Generally, wellness programs may improve worker morale and perhaps lead to greater retention of key employees. Direct results might include fewer health-related absences, greater energy, and more on-the-job productivity. Cost reduction also may result, if the company winds up paying less for health insurance and workers’ compensation.

Education and motivation

If you decide to offer a wellness program to employees, where do you begin? One popular starting point is to offer education and information leading to better health choices. Wellness tips might be delivered by health-oriented newsletters, email, or tweets. Companies commonly schedule “health fairs,” events where vendors and exhibitors come to the workplace with educational materials on health and fitness. Often, employees can get readings on blood pressure, cholesterol levels, and other physical conditions at health fairs.

Taking fitness information a step further, some wellness programs bring in health or lifestyle coaches for the employees. Although these coaches will differ in their approach, they generally attempt to help plan participants discover and articulate wellness goals. Those objectives might include weight loss, better eating, smoking cessation, and stress reduction. Once the goals have been expressed, wellness coaches may help employees make reasonable choices towards achieving the desired results.

Stepping into wellness

Beyond information, wellness programs can include simple group activities such as stretching and walking. “Stretch breaks” might be led by trainers, who’ll demonstrate simple exercises that can be done at work to prevent soft tissue injuries. Walking programs, which often are popular among employees, might involve establishing walkway routes around the office to encourage employees to become more active. The American Heart Association offers a Workplace Walking Program Kit to help companies get their employees to take “the first step on the path to wellness,” as the association puts it.

Wellness programs also can deliver medical benefits to employees. For example, many health care companies offer on-site flu vaccine clinics. Convenient and cost-free for employees, such benefits may attract workers who don’t otherwise participate in wellness programs, perhaps enticing them to become more active. Of course, widespread flu vaccination likely will cut down on employee sick days lost to influenza.

Added benefits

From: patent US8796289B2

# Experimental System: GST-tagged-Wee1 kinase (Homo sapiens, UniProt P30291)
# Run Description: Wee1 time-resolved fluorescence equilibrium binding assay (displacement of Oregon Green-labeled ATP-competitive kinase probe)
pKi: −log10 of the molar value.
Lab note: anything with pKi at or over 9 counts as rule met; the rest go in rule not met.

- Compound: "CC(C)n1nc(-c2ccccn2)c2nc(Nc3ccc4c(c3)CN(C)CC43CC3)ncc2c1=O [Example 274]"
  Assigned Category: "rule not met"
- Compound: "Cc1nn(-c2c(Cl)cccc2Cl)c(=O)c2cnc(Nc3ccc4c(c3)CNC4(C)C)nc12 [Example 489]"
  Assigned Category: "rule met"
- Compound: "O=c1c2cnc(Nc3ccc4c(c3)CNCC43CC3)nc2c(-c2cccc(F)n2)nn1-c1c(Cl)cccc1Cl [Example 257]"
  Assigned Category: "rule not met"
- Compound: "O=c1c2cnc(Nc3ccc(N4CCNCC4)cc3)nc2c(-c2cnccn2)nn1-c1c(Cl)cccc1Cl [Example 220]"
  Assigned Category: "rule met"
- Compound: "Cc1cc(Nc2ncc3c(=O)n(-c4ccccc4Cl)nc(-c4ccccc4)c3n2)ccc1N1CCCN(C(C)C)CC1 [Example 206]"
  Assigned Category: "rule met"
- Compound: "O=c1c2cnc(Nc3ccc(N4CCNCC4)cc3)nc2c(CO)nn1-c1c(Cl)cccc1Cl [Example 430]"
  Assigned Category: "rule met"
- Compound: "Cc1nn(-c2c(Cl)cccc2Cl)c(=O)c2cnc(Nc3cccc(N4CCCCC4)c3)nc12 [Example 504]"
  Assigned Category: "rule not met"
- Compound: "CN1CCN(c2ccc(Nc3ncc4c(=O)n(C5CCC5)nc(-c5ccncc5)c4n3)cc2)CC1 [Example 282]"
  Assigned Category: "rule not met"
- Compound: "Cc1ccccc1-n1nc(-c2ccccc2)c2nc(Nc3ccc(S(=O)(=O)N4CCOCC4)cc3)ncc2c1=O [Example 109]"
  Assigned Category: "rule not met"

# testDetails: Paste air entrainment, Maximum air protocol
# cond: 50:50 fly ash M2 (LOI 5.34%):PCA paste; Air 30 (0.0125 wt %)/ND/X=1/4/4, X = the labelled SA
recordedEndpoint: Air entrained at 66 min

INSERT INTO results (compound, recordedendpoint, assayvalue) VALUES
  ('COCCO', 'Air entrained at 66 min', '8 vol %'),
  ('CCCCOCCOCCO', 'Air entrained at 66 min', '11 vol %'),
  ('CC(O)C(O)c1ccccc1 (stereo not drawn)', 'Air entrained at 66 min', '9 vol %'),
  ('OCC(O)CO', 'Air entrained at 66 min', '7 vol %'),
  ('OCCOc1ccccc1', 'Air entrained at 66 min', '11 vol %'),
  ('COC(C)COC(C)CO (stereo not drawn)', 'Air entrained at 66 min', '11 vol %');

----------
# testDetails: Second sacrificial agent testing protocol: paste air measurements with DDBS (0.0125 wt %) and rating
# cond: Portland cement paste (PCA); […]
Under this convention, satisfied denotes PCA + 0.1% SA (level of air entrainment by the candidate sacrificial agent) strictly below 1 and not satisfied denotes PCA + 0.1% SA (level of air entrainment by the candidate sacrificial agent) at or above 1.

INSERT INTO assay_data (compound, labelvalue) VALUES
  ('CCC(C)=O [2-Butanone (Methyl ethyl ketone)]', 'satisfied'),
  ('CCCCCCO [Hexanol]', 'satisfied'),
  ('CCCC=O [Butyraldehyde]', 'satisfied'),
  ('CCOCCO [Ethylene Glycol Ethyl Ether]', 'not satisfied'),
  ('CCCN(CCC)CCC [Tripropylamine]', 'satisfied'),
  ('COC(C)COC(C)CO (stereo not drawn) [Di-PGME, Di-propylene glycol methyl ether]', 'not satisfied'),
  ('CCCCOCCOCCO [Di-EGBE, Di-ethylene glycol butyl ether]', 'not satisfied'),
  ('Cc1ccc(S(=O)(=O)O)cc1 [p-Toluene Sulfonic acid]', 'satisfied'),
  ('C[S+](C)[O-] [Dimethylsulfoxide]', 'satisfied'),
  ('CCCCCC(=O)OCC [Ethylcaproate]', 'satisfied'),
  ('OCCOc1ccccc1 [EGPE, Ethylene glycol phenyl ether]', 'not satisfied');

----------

Another popular benefit available from health care companies is a toll-free 24-hour nurse telephone line. Participants, covered spouses, and eligible dependents can receive immediate answers from registered nurses to questions about possible illnesses, minor injuries, prescription instructions, and other areas of concern.

Wellness programs can be tailored to suit the needs of your employees. Benefits might include smoking cessation or weight loss programs, CPR and first aid training, visiting guest speakers from local hospitals and universities, and more.

To encourage participation in wellness programs, you might offer discounts on health insurance premiums for getting an annual health risk assessment, for example, or for not smoking. Conversely, employees who smoke might have to pay higher premiums. One way to start a wellness program is to ask your health insurance company which benefits have proven to be most effective.

Investing in Gold Can be Taxing

Investment asset classes include precious metals, especially gold. Enthusiasts cite several reasons for including gold in a diversified portfolio. If governments print money to cover increasing obligations, gold may act as an inflation hedge. Moreover, gold can offer a safe haven in times of geopolitical upheaval: in mid-2016, for example, when Great Britain voted to leave the European Union (Brexit) and financial markets were unsettled, the price of gold reached a two-year high.

If you decide to allocate some investment dollars to gold, there are many options to choose. The tax treatment can vary, depending on how you invest, and you might be unpleasantly surprised.

Classed as a collectible

Gold investors may prefer to invest in “physical” gold: mainly, coins and bars. If the price of gold increases over time, so will the value of these holdings. Investments in gold mining companies, on the other hand, don’t have this direct relationship.

However, physical gold is considered a “collectible,” under the tax code, similar to paintings or rare stamps. Any profits on the sale of collectibles is taxed as ordinary income, with a top rate of 28% if the item has been held for more than one year.

Example 1: Dave Adams bought gold coins several years ago. He sells them in 2016. This year, Dave’s taxable income is $250,000, which puts him in the 33% federal tax bracket. His profits on the sale of the gold coins is taxed at 28%, the top rate on collectibles.

Suppose that Dave had invested in a gold mining stock or in a fund holding shares of mining companies. In that situation, Dave’s profitable sale would have been taxed no higher than 15%, the typical tax rate on long-term capital gains. The highest tax rate on long-term capital gains, owed by investors with extremely high incomes, is 20%—which is still lower than the maximum 28% tax rate on long-term collectibles gains.

Funds can be collectibles

Increasingly, investors are choosing bullion-backed exchange-traded funds (ETFs) for gold investing. Essentially, these funds buy huge amounts of physical gold, store that gold, and issue shares to investors. The value of the shares is directly related to the price of gold.

Example 2: When gold trades at $1,250 an ounce, Jenny Brown invests $25,000 in a gold-backed ETF. If gold prices go up 20%, to $1,500 an ounce, Jenny’s shares will be worth approximately $30,000, for a 20% gain. If gold falls 20%, to $1,000 an ounce, Jenny’s shares will be worth around $20,000, for a 20% loss.

Gold-backed ETFs can be bought and sold like any stock or fund, so they can fit easily into the rest of your portfolio. As indicated, they offer a direct play on the price of gold. On the downside, gold-backed ETFs are taxed as collectibles, even though they seem to be similar to traditional traded securities. If you sell one of these ETFs at a profit after a holding period of more than a year, you won’t get the benefit of low long-term capital gain tax rates. Instead, long-term gains will be taxed as ordinary income, with tax rates as high as 28%.